Otello  (Solti;  Hopf,  Watson,  Metternich, Holm)   (2-Walhall 0253)
Item# OP1858
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Product Description

Otello  (Solti;  Hopf,  Watson,  Metternich, Holm)   (2-Walhall 0253)
OP1858. OTELLO (in German), Broadcast Performance, 1958, w.Solti Cond. Kölner Rundfunk Ensemble; Hans Hopf, Claire Watson, Josef Metternich, Richard Holm, etc. (E.U.) 2-Walhall 0253. - 4035122652536

CRITIC REVIEWS:

“Formerly Hans Hopf had sung primarily the Italian repertoire, but was now beginning to concentrate on Wagner roles, which suited his robust voice very well. Hopf was an incomparable raconteur, and one was never bored in his company.”

- Birgit Nilsson, LA NILSSON, p.160



“For many of the record-buying public, their impression of German dramatic tenor Hans Hopf was formed upon viewing the wretched photograph that was displayed on the cover of his 1960 EMI recording of TANNHÄUSER. Appearing bloated and dim-witted, the tenor was sorely misrepresented by a portrait that should never have been released. While his voice had by that time grown beefier and less pliant, Hopf was too serious an artist to have been exposed to such a public relations disaster. For a truer picture, physically and aurally, turn to his Walter in EMI's live recording of Bayreuth's 1951 DIE MEISTERSINGER with Schwarzkopf, Edelmann, and Karajan. Here, before the strain of too many heroic roles took their toll, his singing was strong and highly agreeable, accomplished if somewhat short of poetic. Hopf studied with bass Paul Bender in Munich before making his début in 1936 singing Pinkerton with the Bavarian Regional Opera. Affiliations with Augsburg, Dresden, Oslo, and Berlin preceded his extended membership at the Bavarian Staatsoper beginning in 1949. In addition to his Bayreuth début, the 1950 -- 1951 season held a first appearance at Covent Garden, where Hopf sang his German-language Radames in an otherwise English-language AÏDA. He was also heard as Walter, pleasing the critics and audiences more for his sturdy singing than for his subtlety. Hopf remained with the Royal Opera through the 1952 -- 1953 season, offering his Walter all three years. At Bayreuth, Hopf worked his way to Parsifal, Tannhäuser, and Siegfried by the 1960s. In 1952, he made his Metropolitan Opera début as Walter. He continued to appear for five more years, eventually amassing a total of 34 performances in the Wagnerian repertory. At Salzburg in 1954, Hopf made his début as Max in Weber's DER FREISCHÜTZ. Although most of his career was spent in Europe, Hopf made two further appearances in American opera houses singing Herodes in both Chicago (1968) and San Francisco (1974), both times with Astrid Varnay as his consort. Although the latter production caught him rather late in the day, he was still an arresting Herod, dissolute and clearly not quite stable. In Germany, Hopf had achieved a considerable reputation as Verdi's Otello.”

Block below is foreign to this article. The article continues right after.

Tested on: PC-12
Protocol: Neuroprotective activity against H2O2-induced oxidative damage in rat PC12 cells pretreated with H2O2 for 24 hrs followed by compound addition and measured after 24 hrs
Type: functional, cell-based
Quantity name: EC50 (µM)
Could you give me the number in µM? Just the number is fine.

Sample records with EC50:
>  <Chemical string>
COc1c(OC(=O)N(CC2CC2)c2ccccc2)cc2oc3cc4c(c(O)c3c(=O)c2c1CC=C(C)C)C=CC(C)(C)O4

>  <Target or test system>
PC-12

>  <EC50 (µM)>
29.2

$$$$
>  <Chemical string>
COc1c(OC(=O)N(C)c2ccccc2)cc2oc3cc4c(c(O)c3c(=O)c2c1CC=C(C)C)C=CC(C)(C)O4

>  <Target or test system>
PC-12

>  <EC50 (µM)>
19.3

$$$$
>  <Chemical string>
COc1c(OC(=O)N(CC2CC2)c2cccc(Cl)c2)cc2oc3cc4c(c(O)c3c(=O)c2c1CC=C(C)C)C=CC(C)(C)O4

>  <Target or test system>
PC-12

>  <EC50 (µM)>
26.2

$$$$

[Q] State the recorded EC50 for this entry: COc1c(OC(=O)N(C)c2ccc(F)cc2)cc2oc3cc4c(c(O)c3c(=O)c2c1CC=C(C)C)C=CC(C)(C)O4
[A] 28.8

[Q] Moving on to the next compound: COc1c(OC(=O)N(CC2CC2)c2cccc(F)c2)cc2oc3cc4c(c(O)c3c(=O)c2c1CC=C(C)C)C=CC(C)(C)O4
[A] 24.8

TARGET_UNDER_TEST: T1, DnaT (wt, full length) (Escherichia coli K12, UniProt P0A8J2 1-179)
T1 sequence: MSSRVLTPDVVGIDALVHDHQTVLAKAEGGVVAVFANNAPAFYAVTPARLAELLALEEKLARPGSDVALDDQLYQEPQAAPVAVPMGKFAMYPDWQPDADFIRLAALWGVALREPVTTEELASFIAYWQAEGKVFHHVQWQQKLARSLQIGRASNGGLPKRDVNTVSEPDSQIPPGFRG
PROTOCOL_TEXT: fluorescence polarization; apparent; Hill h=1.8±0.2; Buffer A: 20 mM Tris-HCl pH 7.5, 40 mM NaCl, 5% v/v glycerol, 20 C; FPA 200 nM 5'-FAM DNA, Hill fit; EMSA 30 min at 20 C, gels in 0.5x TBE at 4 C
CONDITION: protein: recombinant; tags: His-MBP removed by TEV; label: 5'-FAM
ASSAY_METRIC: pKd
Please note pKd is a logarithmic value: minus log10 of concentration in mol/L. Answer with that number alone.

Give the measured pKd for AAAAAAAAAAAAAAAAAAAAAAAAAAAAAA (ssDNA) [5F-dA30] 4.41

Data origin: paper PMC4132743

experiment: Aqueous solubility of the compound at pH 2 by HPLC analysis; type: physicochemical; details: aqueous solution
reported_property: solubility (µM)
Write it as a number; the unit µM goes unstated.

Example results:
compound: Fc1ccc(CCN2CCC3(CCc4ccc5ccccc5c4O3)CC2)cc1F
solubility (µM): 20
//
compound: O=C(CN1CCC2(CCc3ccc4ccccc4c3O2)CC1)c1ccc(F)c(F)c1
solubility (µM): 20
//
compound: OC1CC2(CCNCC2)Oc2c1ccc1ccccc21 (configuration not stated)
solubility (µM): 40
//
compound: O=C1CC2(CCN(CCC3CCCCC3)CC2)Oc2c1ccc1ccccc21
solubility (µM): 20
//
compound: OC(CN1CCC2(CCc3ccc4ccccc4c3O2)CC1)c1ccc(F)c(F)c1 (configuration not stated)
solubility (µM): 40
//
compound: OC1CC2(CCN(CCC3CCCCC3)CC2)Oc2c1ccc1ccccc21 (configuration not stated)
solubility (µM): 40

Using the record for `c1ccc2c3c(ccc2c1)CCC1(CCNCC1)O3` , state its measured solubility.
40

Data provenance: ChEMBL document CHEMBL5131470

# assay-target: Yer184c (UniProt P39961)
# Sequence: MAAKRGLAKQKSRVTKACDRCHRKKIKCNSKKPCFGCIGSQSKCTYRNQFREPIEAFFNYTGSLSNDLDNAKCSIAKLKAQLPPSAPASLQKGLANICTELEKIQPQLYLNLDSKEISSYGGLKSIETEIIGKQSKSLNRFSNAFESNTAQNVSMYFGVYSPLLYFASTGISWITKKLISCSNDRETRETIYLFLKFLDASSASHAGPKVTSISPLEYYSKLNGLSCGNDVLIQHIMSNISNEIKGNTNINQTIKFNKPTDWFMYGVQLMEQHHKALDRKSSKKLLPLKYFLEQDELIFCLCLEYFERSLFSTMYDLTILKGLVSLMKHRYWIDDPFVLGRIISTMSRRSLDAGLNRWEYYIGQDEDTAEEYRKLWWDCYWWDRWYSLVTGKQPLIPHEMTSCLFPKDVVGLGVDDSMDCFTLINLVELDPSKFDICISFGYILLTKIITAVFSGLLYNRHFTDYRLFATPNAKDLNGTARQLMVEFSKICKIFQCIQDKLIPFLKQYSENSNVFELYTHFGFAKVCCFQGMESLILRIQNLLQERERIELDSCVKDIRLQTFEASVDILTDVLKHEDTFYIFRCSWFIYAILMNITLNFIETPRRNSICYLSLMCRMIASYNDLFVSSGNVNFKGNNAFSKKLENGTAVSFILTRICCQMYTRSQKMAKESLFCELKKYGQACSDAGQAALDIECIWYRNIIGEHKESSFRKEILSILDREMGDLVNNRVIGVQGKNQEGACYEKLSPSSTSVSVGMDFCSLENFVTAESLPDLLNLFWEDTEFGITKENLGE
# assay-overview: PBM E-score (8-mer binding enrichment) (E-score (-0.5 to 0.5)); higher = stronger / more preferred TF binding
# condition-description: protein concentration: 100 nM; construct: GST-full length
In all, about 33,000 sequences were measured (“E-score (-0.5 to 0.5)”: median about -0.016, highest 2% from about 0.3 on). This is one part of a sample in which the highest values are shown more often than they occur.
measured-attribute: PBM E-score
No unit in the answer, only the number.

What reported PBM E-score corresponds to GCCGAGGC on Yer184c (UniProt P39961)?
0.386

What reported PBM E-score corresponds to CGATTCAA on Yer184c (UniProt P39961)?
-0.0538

- Erik Eriksson, allmusic.com



“From 1940 until his retirement in 1971, [Metternich] was one of the leading German baritones, singing in most of the major opera houses around the world….His was a massive voice of dark power, not rich and smooth, but with an intensity and grittiness that added much to his characterizations.”

- Charles H. Parsons, AMERICAN RECORD GUIDE, Nov./Dec., 2008



"Metternich’s rich, dark voice, extraordinary breath control, and fine musicianship was coupled with an incisiveness of text projection and a sensitivity of characterization in an outpouring of luxurious sound….In an era when German baritones were expected to sing only German opera, Joseph Metternich made an international career…specializing in the dramatic baritone roles of Italian opera."

- Charles H. Parsons, AMERICAN RECORD GUIDE, May/June, 2006



“With the end of the war Solti was appointed musical director of the Bavarian State Opera in Munich in 1946. In normal circumstances this prestigious post would have been an unthinkable appointment for a young and inexperienced conductor, but the leading German conductors such as Wilhelm Furtwängler, Clemens Krauss and Herbert von Karajan were prohibited from conducting pending the conclusion of denazification proceedings against them. Under Solti's direction, the company rebuilt its repertoire and began to recover its pre-war eminence. He benefited from the encouragement of the elderly Richard Strauss, in whose presence he conducted DER ROSENKAVALIER. In 1961 he became musical director of the Covent Garden Opera Company, London. During his ten-year tenure, he introduced changes that raised standards to the highest international levels. Under his musical directorship the status of the company was recognised with the grant of the title ‘the Royal Opera’.”

- Zillah Dorset Akron